Law 511A/B - Social Media and the Future of Democracy

Neil W. Netanel

Neil W. Netanel

Pete Kameron Professor of Law
B.A. Yale, 1976
J.D. UC, Berkeley, 1980
J.S.D. Stanford, 1998
UCLA Faculty Since 2004
Course Description:

Social media both underwrite a golden age of free speech and threaten to undermine democracy. Facebook, YouTube, Instagram, Twitter, and other social media bring unprecedented opportunities for individuals to organize political movements and to communicate to a global audience. But in so doing, social media serve as platforms for hate speech, disinformation, terrorist recruiting, incitement to violence, excessive information insularity, and uses of automated bots to distort public discourse.

This seminar examines social media’s role in both fostering and undermining democratic discourse. We will compare social media’s role with that of traditional media and looks at social media’s impact on traditional media. We will explores possible responses in formal regulation and social media companies’ content moderation regimes. We will examines how government law and policy can and should aim to counter harmful uses of social media while fostering expressive diversity, consistently with First Amendment goals and strictures. We also ask how, if at all, government should support traditional media in the digital age.

This is a year-long seminar that fulfills the Substantial Analytic Writing requirement. Fall semester will be devoted to discussing readings. Spring semester will be devoted to students’ independent research and writing under the professors’ supervision. We will meet as a class only during fall semester.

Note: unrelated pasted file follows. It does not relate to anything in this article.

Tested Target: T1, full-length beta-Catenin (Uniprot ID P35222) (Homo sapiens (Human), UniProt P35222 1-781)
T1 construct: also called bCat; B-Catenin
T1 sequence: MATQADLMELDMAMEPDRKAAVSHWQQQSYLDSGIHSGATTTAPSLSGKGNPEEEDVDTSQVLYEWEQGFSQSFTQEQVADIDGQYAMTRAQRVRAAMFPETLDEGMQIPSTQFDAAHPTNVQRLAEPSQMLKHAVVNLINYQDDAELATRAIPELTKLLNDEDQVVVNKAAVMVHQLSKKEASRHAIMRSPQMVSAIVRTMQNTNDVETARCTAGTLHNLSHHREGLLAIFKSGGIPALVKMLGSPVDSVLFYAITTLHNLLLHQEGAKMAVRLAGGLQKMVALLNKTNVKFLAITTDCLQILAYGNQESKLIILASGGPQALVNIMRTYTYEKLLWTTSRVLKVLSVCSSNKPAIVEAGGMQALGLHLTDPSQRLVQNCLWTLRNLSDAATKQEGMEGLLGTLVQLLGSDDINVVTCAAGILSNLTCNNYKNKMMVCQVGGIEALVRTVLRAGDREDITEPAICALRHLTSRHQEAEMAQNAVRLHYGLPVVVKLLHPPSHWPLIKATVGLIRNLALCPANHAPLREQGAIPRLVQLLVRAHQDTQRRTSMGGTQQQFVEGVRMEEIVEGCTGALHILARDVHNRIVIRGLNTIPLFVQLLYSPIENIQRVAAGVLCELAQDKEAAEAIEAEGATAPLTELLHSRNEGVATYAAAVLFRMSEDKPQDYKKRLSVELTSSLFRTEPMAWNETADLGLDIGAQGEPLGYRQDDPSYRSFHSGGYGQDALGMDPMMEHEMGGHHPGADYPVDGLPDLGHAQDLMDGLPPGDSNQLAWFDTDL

Course Learning Outcomes:

Students will learn to critically assess law and policy arguments about social media and the future of democracy. Students will also learn to conduct research and write a research paper that satisfies that law school's scholarly analytic writing requirement.

Course Information:
​Faculty Term Course Section ​Schedule ​Units Requisite Satisfies SAW
Neil Netanel / David Nimmer 19F 511A SEM 1 R 5:30 PM - 7:30 PM 2.0 No Yes
  Early drop deadline: 5:00pm on 9/4/2019. Yearlong course.
Textbook Information:
Textbook for Fall 2019 SEM 1
Abramson, Jill Merchants Of Truth  1st ed.  
ISBN: 9781501123207. Simon & Schuster. REQUIRED $30.00
Benkler, Faris and Roberts Network Propaganda : Manipulation, Disinformation and Radicalization in American Politics    
ISBN: 9780190923631. Oxford University Press. REQUIRED $27.95
Gillespie, Tarleton. Custodians of the Internet: Platforms, Content Moderation, and the Hidden Decisions That Shape Social Media    
ISBN: 9780300173130. Yale University Press. REQUIRED $30.00
Kaye, David. Speech Police : The Global Struggle to Govern the Internet    
ISBN: 9780999745489. Columbia Global Reports. REQUIRED $15.99
Sunstein, Cass. #Republic: Divided Democracy in the Age of Social Media  Updated ed.  
ISBN: 9780691180908. Princeton University Press. REQUIRED $19.95
Vaidhyanathan, Siva. Antisocial Media: How Facebook Disconnects Us and Undermines Democracy    
ISBN: 9780190841164. Oxford University Press. REQUIRED $24.95